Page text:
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Saldana v. Spearman

United States District Court, N.D. California

September 24, 2014

CARLOS SALDANA, Petitioner,
v.
MARION E. SPEARMAN, Warden, Respondent.

ORDER DENYING PETITIONER'S PENDING MOTION; GRANTING RESPONDENT'S MOTION TO DISMISS PETITION AS UNEXHAUSTED; AND DENYING CERTIFICATE OF APPEALABILITY

YVONNE GONZALEZ ROGERS, District Judge.

Petitioner, a state prisoner, has filed this petition for a writ of habeas corpus pursuant to 28 U.S.C. § 2254, raising three claims. In an Order dated August 12, 2013, the Court ordered Respondent to show cause why the petition should not be granted.

Before the Court are (1) Respondent's motion to dismiss the petition for failure to exhaust state court remedies (dkt. 9) and (2) Petitioner's pending motion (dkt. 7), which the Court construes as his motion for leave to have another inmate, Laurince O'Sheigh Simpson, formally receive status as Petitioner's "next friend" or as what he refers to as "Counsel Substitute."

For the reasons below, the Court DENIES Petitioner's pending motion, GRANTS Respondent's motion to dismiss, and DISMISSES this action.

I. Petitioner's Pending Motion

Petitioner has filed a motion for leave to have inmate Simpson formally receive status as Petitioner's "next friend." Dkt. 7. On September 19, 2013, the date Petitioner filed the aforementioned motion, he claims that he was about to "be transferred out-of-state involuntarily, thereby effecting a separation between [him] and [his] pivotal and key work-product drafted, Counsel Substitute' Laurince O'Sheigh Simpson, removing [his] ability to timely prosecute this case." Dkt. 7 at 3.[1]

First, the Court notes that as of Petitioner's most recent filing, dated July 21, 2014, he has not in fact been transferred to another facility. Dkt. 16. He is still incarcerated at the Correctional Training Facility in Soledad, California. Id. at 5. In addition, Petitioner seems to still be receiving assistance from inmate Simpson. Id. at 4. In any event, the Court shall address Petitioner's pending request.

A person other than the detained person may file an application for a writ of habeas corpus and establish standing as a "next friend." Whitmore v. Arkansas, 495 U.S. 149, 163 (1990). A next friend does not himself become a party to the habeas petition, "but simply pursues the cause on behalf of the detained person, who remains the real party in interest." Id. There are two firmly rooted prerequisites to "next friend" standing:

First, a next friend must provide an adequate explanation - such as inaccessibility, mental incompetency, or other disability - why the real party in interest cannot appear on his own behalf to prosecute the action. Second, the next friend must be truly dedicated to the best interests of the person on whose behalf he seeks to litigate and it has been further suggested that a next friend must have some significant relationship with the real party in interest. The burden is on the next friend clearly to establish the propriety of his status and thereby justify the jurisdiction of the court.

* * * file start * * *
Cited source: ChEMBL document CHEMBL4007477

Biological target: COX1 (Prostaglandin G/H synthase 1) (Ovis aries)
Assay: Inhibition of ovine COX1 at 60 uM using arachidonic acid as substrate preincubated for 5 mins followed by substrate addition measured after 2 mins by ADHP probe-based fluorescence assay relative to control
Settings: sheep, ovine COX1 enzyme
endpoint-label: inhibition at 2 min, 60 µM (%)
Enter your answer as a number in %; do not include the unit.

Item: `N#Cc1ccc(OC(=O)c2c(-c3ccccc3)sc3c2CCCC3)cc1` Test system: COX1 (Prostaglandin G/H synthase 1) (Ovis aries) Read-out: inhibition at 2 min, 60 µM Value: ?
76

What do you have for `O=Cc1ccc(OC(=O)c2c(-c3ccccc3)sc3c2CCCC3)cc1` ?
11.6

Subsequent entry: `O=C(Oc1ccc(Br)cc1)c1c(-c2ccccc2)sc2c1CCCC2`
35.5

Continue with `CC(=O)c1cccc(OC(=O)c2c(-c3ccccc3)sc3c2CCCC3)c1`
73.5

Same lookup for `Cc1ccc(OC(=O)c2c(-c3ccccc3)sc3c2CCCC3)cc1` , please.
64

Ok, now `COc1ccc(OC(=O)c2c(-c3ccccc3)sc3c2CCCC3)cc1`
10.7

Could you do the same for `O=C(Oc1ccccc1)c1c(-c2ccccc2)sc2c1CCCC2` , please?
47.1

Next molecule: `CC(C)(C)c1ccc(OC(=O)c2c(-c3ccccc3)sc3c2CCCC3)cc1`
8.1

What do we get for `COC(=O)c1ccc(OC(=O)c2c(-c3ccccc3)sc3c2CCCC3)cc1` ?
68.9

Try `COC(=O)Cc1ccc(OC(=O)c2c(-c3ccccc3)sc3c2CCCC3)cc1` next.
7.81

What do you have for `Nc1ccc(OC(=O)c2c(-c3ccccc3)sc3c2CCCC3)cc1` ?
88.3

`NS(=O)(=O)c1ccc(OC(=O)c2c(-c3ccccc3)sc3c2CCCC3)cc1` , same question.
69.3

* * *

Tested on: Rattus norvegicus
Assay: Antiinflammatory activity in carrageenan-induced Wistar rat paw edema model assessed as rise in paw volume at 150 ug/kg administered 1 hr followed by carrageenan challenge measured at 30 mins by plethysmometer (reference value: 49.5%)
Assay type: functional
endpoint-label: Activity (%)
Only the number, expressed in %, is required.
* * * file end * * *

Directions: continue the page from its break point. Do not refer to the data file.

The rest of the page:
Id. at 163-64 (citations omitted). Petitioner has not met the first prong. He does not allege or show inaccessibility, incompetency, or other disability. Rather, his request is based simply on the fact that he is incarcerated and pro se, and that he requires legal assistance from inmate Simpson, who is not an attorney but who has assisted him "with every aspect of [his] case." Dkt. 7 at 3.

Petitioner has also not met the second prong of the test, which requires that the putative next friend have both a significant relationship with the real party in interest and true dedication to his or her interests . See Coalition of Clergy, Lawyers and Professors v. Bush, 310 F.3d 1153, 1161-62 (9th Cir. 2002). Petitioner does not include a declaration that describes the nature of their relationship or avers that he trusts that inmate Simpson is truly dedicated to Petitioner's interests. Given the fact that Petitioner has continued to receive help from inmate Simpson even without "next friend" status, and his failure to satisfy either prong of the "next friend" test, Petitioner's motion for leave to have inmate Simpson formally receive status as Petitioner's "next friend" is DENIED. Dkt. 7.

II. Respondent's Motion to Dismiss

A. Background

On May 12, 2009, a Contra Costa County jury convicted Petitioner, a former caregiver at an assisted care facility, of forcible rape (Cal. Penal Code § 261(a)(2); count 1); forcible oral copulation (Cal. Penal Code § 288a(c)(2); count 2); and two counts of lewd acts upon a dependent person (Cal. Penal Code § 288(c)(2); counts 3&4). With respect to counts 1 and 2, the jury found true the allegation that the victim was sixty-five years old or older at the time of the offenses and that Petitioner knew or reasonably should have known of ...


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